• Treatment: If you were able to save the crown and it is still in good condition, the dentist may be able to clean the tooth and reattach the crown. If the crown is lost or damaged, the dentist will need to make a new one. A temporary crown will be placed on your tooth in the meantime.
  • What you can do: If you’re able to save the crown, keep it in a clean, safe place until you can make it to the next available appointment with your dentist. Regular rinsing with water and using over-the-counter pain medication can help with any soreness.

Damaged or lost filling. In a similar way to a broken crown, a lost filling is not an immediate dental emergency, but it should still be treated with care. The tooth may be sensitive and, without its filling, the tooth is now more susceptible to bacteria and tooth decay.  

  • Treatment: After taking an x-ray, the dentist will determine if the filling can be replaced, or if you will need a root canal or crown to ensure the tooth’s integrity. If a lost or failed filling is not treated within a week, it could lead to more extensive tooth decay, infection, or the need for additional dental procedures in order to fix it.
  • What you can do: Try to keep the area as clean as possible with a saltwater rinse and use over-the-counter pain medication or anti-inflammatories for discomfort until you’re able to see a dentist. Be gentle while brushing the tooth, and try to avoid chewing with it. You can also use numbing gel or an ice pack to reduce pain.

Loose or broken braces. Braces are cumbersome at best, but breaking a wire or a bracket on braces can be downright painful and uncomfortable. Repairing your braces can wait for the next appointment, but don’t wait too long to contact your orthodontist; not fixing your broken braces or wires can not only cause more irritation in your mouth, but it can also add weeks or even months onto your treatment time.

  • Treatment: You’ll need a trip to the orthodontist to repair your braces. You may need a wire replaced or to have a bracket re-cemented on.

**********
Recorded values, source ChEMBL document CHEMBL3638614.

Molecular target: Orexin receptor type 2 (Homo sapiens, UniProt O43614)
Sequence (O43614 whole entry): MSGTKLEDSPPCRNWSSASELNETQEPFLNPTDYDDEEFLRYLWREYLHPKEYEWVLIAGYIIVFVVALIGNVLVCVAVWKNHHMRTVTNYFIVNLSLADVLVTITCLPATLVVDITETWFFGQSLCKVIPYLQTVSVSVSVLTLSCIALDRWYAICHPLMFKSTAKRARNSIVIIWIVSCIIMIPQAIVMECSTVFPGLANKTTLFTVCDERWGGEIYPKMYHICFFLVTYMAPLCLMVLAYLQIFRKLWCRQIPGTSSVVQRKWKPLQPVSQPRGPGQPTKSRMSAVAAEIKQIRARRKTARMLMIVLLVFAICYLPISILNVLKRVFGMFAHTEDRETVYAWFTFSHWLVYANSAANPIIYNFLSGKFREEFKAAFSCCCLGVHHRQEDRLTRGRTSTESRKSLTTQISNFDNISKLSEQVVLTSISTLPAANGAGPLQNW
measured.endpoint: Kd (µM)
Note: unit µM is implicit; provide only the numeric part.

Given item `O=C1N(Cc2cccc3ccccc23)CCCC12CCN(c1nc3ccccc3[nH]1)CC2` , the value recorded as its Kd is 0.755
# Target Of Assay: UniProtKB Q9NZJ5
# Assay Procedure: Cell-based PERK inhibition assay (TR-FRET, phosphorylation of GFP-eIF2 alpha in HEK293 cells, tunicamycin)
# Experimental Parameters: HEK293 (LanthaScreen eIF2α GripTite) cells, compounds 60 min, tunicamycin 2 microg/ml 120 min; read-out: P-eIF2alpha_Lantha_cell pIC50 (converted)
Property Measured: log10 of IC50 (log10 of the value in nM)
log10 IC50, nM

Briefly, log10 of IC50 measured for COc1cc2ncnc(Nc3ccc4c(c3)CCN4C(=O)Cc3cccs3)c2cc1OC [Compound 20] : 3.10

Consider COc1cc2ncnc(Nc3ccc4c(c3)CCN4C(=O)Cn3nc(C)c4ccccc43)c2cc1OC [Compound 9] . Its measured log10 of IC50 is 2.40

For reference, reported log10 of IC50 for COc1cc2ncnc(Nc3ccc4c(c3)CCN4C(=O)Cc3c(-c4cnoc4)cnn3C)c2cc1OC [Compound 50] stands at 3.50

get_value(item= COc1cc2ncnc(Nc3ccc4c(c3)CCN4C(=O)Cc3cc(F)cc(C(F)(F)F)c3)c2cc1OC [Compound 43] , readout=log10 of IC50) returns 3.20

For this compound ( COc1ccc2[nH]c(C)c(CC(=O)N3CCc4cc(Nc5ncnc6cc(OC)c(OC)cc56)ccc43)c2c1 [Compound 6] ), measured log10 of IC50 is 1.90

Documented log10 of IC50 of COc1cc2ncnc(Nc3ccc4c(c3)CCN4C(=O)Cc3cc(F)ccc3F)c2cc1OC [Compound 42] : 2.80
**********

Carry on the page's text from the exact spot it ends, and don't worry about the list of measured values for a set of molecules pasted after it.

• What you can do: While you wait for an orthodontist or dentist to reattach the broken braces, you can place orthodontic wax over sharp pieces to prevent it from further irritating your gums or mouth. As with most dental injuries, avoid hard, crunchy, and chewy foods and be careful when you brush so you don’t cause more issues with your braces.

Cracked, chipped, or broken tooth. Although it’s not an emergency, a broken tooth can be traumatic and embarrassing. Moreover, cracks, chips, or breaks in your tooth compromise its integrity, make it weaker, and put it at greater risk for more damage or future tooth decay.  

  • Treatment: A cracked, chipped, or broken tooth can be treated with cosmetic dental procedures like bonding, veneers, or crowns. Your dentist will evaluate your tooth, including the extent of the damage and the overall health of the tooth, to determine which option is best for you.
  • What you can do: Be sure to save any pieces of your tooth and put them in a cup of milk or Save-a-Tooth solution while you wait for your next available appointment with your dentist. You’ll need to keep your mouth and teeth clean but be careful when you brush to prevent further damage and to minimize any sensitivity.

Lingering mouth pain or toothache. Temporary discomfort or sensitivity is normal immediately following a dental procedure, but persistent mouth pain, toothaches, or soreness can be a sign that there is something else wrong going on in your mouth. Be sure to contact your dentist and schedule an appointment for as soon as possible.

  • Treatment: The dentist will take an x-ray of your mouth and complete an exam to try and determine what is causing your pain and what your next course of action should be.
  • What you can do: Treat pain with over-the-counter anti-inflammatories, oral numbing gels, or ice packs. You can also help make sure your mouth stays clean from food particles by rinsing regularly with a saltwater solution. Monitor any symptoms you notice along with toothaches; if a fever develops, you may have a dental abscess, an infection that requires emergency dental care.

Just because they aren’t emergencies doesn’t mean urgent dental injuries don’t need treatment. With multiple retail locations, flexible scheduling, and extended hours, Monarch Dental makes it easy to get treatment for urgent dental injuries. Find your nearest location here

Emergency Dental Care at Monarch Dental

Monarch Dental is your family’s partner for comprehensive dental services, including emergency care. We believe everyone deserves convenient, affordable, quality dental care, no matter what their situation. Every location is fully staffed and easy to find, and with flexible financing and payment options as well as our own OneSmile dental plan, we offer patients even more opportunities to afford the emergency dental care they need. Find a Monarch Dental location near you for more information.